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Ad Hominem

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Ad Hominem Dismissing arguments by attacking the source (the person) giving the argument. Form of the Argument Attacks the source of the argument (the arguer) Says ... – PowerPoint PPT presentation

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Title: Ad Hominem


1
Ad Hominem
  • Dismissing arguments by attacking the source (the
    person) giving the argument.

2
Form of the Argument
  • Attacks the source of the argument (the arguer)
  • Says because there are flaws in the source of
    the argument, therefore there are flaws in the
    argument itself.

3
Why this is a fallacy.
  • Focus should be on the argument.
  • Personal traits (Character) of the arguer
    generally irrelevant.

4
Types-Ad Hominem Fallacy
  • Personal-abusive
  • Bias-special interest
  • Inconsistency
  • Psychological
  • Inverse ad hominem

5
Ad Hominem Argument
  • Ad hominem argument-can be legitimate and cogent.
  • Example- Richard Nixon-misled people, lied and
    vindictive. Lionel has a bad temper, does not
    like children, and cant think- should not be a
    teacher.

6
Ad Hominem-Argument
  • Some ad hominem attack are irrelevant- e.g.
    Lionel is unfit to teach because he is bow-legged
    and wears ugly socks.
  • Fallacy- Do not believe his argument because he
    is

7
Abusive Against
  • Personally attacks the person giving the
    argument.
  • x says p, x is bad, therefore, dont accept
    p.
  • Dr. Jones says that this plan for nuclear waste
    will not work, but we all know he is a womanizer
    and heavy drinker.

8
Why these are wrong.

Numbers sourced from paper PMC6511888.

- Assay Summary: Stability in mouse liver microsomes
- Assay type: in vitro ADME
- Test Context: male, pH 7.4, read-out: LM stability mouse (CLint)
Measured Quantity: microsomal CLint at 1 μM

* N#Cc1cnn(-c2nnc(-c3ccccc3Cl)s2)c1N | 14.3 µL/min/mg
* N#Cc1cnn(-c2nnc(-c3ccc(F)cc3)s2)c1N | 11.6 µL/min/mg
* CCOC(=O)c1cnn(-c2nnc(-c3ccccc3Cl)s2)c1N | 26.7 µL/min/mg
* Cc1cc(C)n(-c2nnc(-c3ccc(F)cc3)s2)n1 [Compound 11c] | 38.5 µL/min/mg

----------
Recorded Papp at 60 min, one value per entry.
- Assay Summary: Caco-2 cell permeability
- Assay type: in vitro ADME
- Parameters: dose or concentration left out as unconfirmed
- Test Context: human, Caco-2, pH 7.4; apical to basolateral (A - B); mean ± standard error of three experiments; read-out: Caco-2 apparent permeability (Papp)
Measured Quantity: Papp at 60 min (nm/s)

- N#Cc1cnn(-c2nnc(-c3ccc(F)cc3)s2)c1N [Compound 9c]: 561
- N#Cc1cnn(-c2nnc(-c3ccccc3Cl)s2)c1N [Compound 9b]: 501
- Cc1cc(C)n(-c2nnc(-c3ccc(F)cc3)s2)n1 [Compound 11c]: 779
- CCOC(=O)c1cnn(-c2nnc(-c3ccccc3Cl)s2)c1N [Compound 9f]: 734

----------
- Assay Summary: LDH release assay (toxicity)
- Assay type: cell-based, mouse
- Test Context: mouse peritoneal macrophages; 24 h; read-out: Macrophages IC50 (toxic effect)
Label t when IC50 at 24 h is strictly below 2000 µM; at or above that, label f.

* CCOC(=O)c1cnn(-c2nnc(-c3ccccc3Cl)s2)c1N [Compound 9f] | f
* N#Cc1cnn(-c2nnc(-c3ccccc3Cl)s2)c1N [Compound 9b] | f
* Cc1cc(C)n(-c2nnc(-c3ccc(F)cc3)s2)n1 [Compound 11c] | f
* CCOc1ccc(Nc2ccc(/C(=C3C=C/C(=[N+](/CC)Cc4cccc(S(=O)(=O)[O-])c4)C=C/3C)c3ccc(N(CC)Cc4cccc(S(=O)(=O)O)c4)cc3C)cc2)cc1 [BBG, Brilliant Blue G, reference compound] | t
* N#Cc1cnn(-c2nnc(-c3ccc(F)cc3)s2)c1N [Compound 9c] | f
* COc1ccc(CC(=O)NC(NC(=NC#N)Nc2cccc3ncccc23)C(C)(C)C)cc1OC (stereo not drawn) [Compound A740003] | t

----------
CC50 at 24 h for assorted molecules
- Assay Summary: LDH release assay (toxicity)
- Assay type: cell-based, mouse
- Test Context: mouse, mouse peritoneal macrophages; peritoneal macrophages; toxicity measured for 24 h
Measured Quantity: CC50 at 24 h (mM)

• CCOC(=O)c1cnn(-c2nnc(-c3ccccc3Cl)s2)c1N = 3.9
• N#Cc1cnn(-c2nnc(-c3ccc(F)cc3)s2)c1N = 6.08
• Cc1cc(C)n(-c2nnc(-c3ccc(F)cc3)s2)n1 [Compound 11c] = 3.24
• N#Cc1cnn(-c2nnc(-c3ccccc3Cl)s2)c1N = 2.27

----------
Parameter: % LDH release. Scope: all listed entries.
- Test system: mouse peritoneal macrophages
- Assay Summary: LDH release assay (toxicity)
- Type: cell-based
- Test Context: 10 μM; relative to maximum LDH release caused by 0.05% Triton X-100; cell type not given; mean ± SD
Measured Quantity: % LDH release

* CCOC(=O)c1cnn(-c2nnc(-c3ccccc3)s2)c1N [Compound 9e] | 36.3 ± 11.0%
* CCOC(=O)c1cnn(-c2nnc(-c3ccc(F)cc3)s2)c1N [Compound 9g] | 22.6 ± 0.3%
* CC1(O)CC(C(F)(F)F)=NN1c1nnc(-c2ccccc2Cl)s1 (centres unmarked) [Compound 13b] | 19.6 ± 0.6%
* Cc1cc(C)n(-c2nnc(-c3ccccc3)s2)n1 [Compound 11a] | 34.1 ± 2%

• Regardless of who the person is, whatever their
    position, or how bad a character they possess,
    they may have a well- reasoned argument and their
    conclusion may be justified.

9
Circumstantial- Bias
  • x says p, x is biased because of his
    circumstances, thus you cant accept p.
  • Louis says that this oil drilling will destroy
    the ecosystem in this area, but he is an
    environmentalist and thus this cant be true.

10
Why this is a fallacy
  • Flaws in the source do not mean flaws in the
    argument-having a special interest does not make
    the argument unsound.
  • Do look more carefully at the argument

11
Advocacy-Testimony
  • Lawyer as advocate, but not testimony.-interest
    and no chance to challenge.
  • Cannot discredit advocates argument by ad
    hominem- this is a fallacy.

12
Testimony/Argument
  • Testimony within argument-p. 187
  • Critical- argument for profit- research, and
    statements.

13
Testimony/Argument
  • Testimony is like an arrow shot from a long bow
    the force of it depends on the strength of the
    hand that draws it. Argument is like an arrow
    from a crossbow, which has equal force though
    shot by a child.

14
Ad Hominem Attack
  • Ad hominem attack on testimony proper.
  • Judge all info about past behavior, special
    interest, character of person testifying.

15
Inconsistency-Ad H
  • Accuses arguer of being inconsistent or
    hypocritical.
  • Dr. Smith argues for global warming, but two
    years ago he said this was not the case.

16
Where is the fallacy?